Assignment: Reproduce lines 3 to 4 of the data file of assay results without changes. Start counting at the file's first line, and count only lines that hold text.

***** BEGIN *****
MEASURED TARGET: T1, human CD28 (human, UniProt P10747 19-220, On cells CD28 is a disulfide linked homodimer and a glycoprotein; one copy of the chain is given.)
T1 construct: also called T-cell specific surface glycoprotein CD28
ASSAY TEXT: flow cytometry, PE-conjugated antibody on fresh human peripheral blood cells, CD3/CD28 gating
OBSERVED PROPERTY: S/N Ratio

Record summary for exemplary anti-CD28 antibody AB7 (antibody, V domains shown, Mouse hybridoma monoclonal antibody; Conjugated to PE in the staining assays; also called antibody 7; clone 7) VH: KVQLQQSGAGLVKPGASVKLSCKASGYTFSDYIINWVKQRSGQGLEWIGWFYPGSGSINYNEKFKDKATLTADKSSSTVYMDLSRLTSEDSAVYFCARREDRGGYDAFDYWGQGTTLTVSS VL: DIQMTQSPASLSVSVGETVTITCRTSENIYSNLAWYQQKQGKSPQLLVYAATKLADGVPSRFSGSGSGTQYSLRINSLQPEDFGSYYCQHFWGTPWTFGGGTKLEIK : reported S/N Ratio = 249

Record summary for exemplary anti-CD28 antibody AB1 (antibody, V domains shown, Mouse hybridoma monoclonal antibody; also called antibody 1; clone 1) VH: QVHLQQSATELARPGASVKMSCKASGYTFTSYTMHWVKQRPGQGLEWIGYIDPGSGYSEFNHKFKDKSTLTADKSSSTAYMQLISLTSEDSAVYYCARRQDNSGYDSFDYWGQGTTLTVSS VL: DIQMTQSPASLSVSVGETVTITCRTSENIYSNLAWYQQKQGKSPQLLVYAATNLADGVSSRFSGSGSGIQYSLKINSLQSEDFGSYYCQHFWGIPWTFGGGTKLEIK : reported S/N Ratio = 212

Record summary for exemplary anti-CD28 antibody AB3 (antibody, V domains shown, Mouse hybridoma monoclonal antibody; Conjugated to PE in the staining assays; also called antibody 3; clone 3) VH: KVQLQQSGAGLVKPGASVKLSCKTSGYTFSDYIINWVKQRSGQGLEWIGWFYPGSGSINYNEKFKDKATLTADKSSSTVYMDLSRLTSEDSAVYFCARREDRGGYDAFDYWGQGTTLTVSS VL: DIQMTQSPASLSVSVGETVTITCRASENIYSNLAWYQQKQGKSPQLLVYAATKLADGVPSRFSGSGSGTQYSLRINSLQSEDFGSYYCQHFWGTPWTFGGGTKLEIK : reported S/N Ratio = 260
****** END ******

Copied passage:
ASSAY TEXT: flow cytometry, PE-conjugated antibody on fresh human peripheral blood cells, CD3/CD28 gating
OBSERVED PROPERTY: S/N Ratio